Diversification Can Protect Against Large Losses

I have written many times before on the benefits of diversification. A well-built portfolio comprising of various asset classes and types can withstand adverse market conditions including brutal bear markets like the one we witnessed with the global financial crisis of 2008-2009.

According to a research report from Vanguard, broad market diversification cannot insure large losses but it can help to guard against unnecessary large losses. Professional and retail alike can easily be caught off-guard with events beyond their control leading to the complete wipeout of an investment. An example of such an event is accounting fraud that triggered the collapse of Enron.

The chart below shows the best and worst performers in the S&P 500 index in 2008:

Click to enlarge

Best and Worst Performers in SP500 in 2008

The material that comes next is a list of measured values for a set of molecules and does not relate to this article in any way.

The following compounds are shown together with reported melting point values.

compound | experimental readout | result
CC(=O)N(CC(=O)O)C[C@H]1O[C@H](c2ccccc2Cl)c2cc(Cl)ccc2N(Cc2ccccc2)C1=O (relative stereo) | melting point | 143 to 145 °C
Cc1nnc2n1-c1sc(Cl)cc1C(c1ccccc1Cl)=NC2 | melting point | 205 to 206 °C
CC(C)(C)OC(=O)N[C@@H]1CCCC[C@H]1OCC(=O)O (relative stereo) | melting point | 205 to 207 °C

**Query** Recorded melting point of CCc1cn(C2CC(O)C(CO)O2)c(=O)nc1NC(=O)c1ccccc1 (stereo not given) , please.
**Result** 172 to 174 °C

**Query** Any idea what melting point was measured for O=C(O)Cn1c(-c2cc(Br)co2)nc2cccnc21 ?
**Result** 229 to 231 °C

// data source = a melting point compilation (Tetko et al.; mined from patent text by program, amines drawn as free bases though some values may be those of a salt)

Source: Vanguard’s Principles for Investing Success, Vanguard

In 2008, the S&P 500 had a negative return of 37%. But more a third of stocks in the index fell over 50%. Companies such as Lehman, Wamu, AIG, etc. as shown above crashed dramatically and some of them disappeared altogether. One such case was the Cleveland,OH-based National City Bank which collapsed and was taken over by The PNC Financial Services Group, Inc (PNC) with help from the Feds. National City investors including myself ended up owning PNC stock by this disaster. Most of these worst performers were once “blue chip” companies in the financial sector and were paying solid dividends and were considered “safe” long-term investments. Obviously that assumption turned to be utter and complete false to say the least.

On the other hand, the same year saw the stocks of boring companies such as Wal-Mart, Family Dollar Stores, Hasbro, etc. rise by double digits.

The moral of the story here is that the benefits of diversification cannot be under stated. Seemingly safe and well-run firms may blow up for any number of reasons beyond an investor’s control who are basically “outsiders” trying to look in and discern the condition of a company.

Disclosure: Long PNC

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